I fancy that the misunderstanding partly comes from the fact that, although you have lately accepted the view that saving and investment are equal, you still think of them as being different things; whereas I regard them as being merely different names for the same phenomenon looked at from different points of view. Saving is a name given to a certain quantity looked at as the excess of income over consumption. Investment is the name given to the same quantity regarded as the constituent of income other than consumption. The demand for German lessons is quite a different thing from the supply of German lessons even though the two may be equal. But saving and investment are the same thing. It is vital for the application of the supply and demand analysis with interest as the equilibrating factor that interest should cause saving to increase and investment to diminish, as the classicals all believe. But if the rate of interest operates on the amount of saving in the same direction as on the amount of investment, if, that is to say, a rise in the rate of interest necessarily diminishes saving, then the independence of the two things necessary to allow interest to be an equilibrating factor is non-existent.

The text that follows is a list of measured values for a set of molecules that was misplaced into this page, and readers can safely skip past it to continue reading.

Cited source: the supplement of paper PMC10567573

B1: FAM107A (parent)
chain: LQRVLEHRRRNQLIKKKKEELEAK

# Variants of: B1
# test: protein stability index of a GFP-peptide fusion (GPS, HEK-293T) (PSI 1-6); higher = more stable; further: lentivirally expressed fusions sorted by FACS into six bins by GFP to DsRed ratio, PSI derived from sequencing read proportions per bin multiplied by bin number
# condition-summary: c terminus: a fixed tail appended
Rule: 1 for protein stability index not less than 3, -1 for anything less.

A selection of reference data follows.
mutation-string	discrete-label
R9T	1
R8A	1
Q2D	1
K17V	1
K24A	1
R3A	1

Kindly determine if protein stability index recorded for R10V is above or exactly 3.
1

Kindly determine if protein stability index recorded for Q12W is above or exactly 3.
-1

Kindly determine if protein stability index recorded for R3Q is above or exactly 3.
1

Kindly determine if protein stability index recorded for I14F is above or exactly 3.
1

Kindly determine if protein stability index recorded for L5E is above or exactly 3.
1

I can scarcely expect you to be much impressed by all this rigmarole, and you must wait for my revised version where I shall try to be more convincing. But my own firm conviction is that your mind is still half in the classical world, and that you ought to be accusing me, not of bad manners, but of faulty theory.
What you say about the last chapter but one is somewhat connected with this. It is certainly not my object in this chapter unduly to depreciate the classical school, and I will see if I can put in a passage to make that clear. What I want is to do justice to schools of thought which the classicals have treated as imbecile for the last hundred years and, above all, to show that I am not really being so great an innovator, except as against the classical school, but have important predecessors and am returning to an age-long tradition of common sense. It would help me if you were to mark passages which you especially object to, or which you think could be curtailed. I should certainly like to reduce the space given to the mercantilists , but feel that I must give chapter and verse. I cannot but think, however, that you would feel rather differently about this chapter if I were able to convince you that the classical theory of the rate of interest has to be discarded in toto, and is incapable of rehabilitation in any shape or form.